Wilson Roosevelt Jerman joined the White House staff in 1957 as a cleaner and worked till 2012, serving presidents Eisenhower to Obama
Wilson Roosevelt Jerman was a former butler who had served in the White House for more than six decades. He passed away at the age of 91. The cause of his demise is said to be COVID-19. During the course of his tenure, he served 11 presidents in various roles, reported Fox News. He was one of the longest-serving employees in the White House. He joined in 1957 and continued to work till 2012, serving presidents Eisenhower to Obama. He served as a cleaner, a doorman, and butler during his time there.
Tonight on @fox5dc at 10p -— ShawnYancy (@Fox5Shawn) May 20, 2020
He served at the pleasure of 11 U.S. Presidents... during his 55 years at the White House.
Last weekend, he passed from COVID-19.
My exclusive interview with the granddaughter of White House butler, Wilson Jerman is next! pic.twitter.com/SBiXbQLiud
“During the Eisenhower administration, he started off as a cleaner,” his eldest granddaughter, Jamila Garrett said. She also said that during the Kennedy administration he was promoted to the role of butler by the then-first lady Jacqueline Kennedy herself. "She was instrumental in ensuring that that happened," she added. Jerman also got to work closely with the Bushes when former President George H. W. Bush came into office, reported The Hill. "When Bush Sr. became president, moved his family into the White House," Garrett said, "George Bush Jr. has a little trouble adapting to a new environment, some trouble sleeping. Well, my grandfather would actually sit with him in his bedroom until he fell asleep.
Wilson Roosevelt Jerman, who began working at the White House in 1957, was "a lovely man," former President George W. Bush told NBC News.— Rogue Princess (@montrezniles) May 21, 2020
This man served 11 presidents in the White House.
Now he's an angel because of Covid19. #RIP ❤️ pic.twitter.com/GsBbf2jMgM
Bush Jr. also became the President later and the former president along with the former first lady Laura Bush in a statement to NBC News fondly remembered Jerman. "He was a lovely man,” the Bushes said. “He was the first person we saw in the morning when we left the Residence and the last person we saw each night when we returned." Garrett described her grandfather as a family man who appreciated service, in particular, service to others. "I want the world to remember my grandfather as someone who was really authentic," she said of her grandfather, who was a father of five. "Always being yourself. That’s what he taught our family, that’s what thrives throughout our family. And that’s what we’ll continue to carry on, his legacy."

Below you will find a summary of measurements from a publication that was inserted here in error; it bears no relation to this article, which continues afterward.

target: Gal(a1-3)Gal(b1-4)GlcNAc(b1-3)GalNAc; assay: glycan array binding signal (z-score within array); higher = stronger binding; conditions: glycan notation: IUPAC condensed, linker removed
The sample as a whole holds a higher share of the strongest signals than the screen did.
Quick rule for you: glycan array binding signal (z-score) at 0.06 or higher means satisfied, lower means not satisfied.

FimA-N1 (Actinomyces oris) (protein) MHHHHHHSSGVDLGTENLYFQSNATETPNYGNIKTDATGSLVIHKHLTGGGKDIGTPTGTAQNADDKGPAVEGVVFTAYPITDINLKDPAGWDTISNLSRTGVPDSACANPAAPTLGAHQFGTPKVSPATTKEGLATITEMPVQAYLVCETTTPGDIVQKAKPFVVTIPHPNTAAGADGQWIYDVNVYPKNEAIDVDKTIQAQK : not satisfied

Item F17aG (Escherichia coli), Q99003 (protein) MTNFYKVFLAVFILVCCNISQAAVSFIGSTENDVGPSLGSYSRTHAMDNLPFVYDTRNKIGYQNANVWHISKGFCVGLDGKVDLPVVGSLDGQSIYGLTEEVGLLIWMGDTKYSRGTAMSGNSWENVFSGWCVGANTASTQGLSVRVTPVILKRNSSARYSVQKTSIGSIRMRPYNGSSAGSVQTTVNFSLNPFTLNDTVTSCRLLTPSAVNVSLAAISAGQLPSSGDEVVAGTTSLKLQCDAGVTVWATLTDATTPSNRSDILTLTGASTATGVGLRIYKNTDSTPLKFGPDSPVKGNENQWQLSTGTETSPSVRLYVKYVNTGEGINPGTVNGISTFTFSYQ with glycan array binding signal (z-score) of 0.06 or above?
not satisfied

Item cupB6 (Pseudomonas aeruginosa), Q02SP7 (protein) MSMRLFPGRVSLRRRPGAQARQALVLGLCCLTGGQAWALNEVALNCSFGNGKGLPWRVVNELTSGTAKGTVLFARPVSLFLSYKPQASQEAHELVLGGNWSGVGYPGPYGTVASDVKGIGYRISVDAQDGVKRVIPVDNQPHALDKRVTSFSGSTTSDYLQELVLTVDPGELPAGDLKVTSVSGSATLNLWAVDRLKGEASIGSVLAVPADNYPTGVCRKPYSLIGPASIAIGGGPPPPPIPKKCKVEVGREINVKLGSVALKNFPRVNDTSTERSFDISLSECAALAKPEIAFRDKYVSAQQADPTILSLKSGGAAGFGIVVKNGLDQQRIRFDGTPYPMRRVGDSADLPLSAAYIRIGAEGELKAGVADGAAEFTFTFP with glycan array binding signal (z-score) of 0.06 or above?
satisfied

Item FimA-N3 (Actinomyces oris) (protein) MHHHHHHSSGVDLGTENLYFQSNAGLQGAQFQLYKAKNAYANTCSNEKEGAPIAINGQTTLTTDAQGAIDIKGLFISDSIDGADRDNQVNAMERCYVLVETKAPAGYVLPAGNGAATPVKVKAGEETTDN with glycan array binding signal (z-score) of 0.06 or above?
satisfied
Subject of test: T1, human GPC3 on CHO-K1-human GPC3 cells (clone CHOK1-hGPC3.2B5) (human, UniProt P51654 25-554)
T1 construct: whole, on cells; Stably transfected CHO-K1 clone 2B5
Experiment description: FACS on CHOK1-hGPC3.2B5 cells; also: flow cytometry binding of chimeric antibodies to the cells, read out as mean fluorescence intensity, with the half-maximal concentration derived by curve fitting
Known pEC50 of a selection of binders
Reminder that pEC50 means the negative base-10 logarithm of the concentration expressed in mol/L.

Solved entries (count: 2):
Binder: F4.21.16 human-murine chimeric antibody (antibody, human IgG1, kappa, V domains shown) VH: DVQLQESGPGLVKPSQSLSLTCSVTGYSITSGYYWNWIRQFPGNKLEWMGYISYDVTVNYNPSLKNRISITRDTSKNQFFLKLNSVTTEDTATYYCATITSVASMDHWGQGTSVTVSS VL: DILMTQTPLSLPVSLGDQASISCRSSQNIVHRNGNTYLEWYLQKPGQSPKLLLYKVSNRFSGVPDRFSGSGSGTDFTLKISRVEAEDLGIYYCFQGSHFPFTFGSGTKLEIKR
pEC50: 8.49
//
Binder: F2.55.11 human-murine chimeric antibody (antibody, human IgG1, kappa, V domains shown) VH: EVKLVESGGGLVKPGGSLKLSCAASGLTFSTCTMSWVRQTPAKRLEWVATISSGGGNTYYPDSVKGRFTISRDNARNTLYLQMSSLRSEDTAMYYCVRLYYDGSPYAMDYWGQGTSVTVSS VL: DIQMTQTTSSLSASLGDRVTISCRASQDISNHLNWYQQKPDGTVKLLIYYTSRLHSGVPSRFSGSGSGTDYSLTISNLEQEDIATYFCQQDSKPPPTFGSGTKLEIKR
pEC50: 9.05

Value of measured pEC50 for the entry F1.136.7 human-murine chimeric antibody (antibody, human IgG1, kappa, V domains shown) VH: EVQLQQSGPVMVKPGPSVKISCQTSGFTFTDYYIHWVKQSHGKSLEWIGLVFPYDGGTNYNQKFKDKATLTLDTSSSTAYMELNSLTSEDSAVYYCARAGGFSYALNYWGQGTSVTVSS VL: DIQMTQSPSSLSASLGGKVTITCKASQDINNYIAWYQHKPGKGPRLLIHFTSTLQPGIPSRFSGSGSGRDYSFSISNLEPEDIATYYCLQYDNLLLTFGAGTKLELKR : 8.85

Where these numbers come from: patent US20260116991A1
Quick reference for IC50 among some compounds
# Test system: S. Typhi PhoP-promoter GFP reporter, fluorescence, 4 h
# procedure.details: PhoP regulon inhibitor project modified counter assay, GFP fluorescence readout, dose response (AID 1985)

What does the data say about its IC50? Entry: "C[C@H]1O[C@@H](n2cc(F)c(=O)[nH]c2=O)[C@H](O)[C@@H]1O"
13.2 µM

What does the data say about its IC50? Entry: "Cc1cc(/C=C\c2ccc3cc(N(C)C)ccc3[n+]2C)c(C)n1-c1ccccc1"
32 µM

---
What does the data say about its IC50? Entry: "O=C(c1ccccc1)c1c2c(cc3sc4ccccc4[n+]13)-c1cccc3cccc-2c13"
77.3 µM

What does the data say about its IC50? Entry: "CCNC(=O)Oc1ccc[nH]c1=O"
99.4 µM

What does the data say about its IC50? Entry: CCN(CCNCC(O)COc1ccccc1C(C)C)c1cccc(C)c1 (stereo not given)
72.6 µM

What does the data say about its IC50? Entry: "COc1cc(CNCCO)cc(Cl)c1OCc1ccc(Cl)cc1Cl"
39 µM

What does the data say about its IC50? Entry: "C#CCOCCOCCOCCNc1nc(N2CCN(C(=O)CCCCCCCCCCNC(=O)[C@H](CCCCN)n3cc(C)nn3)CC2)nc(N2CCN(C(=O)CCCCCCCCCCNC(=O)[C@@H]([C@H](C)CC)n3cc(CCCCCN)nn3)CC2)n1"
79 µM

He continued to serve in the White House through all the changes that were being made. These included the security upgrades and the administrative structure at 1600 Pennsylvania Ave evolved from an official residence, according to the White House Historical Association into a major catering facility. Jerman went about his duties through it all. The reason for his long-lived career in the White House, being able to serve both Democratic as well as Republican presidents, was probably owing to his discretion in not revealing too much about his job outside his workplace, he had told Vanity Fair, "There would be too many questions asked. You see, you never see. You hear, you never hear. And you don’t know nothing."
During the last leg of his job, he started working part-time. The last president he served was Barack Obama who made history as the first African-American president of the United States. Michelle Obama, the former first lady included a picture of Jerman in her best-selling memoir, Becoming. This added to the overall legacy that Jerman has left behind for his family. This has helped his family cope with his death. "I want to say thank you so much, so much to Michelle Obama for including him in her book," Garrett said. "You know, just considering that we aren’t able to grieve normally, physically together, that is one way that we are able to still feel connected to his success and connected to so much that he promoted around authenticity and building relationships."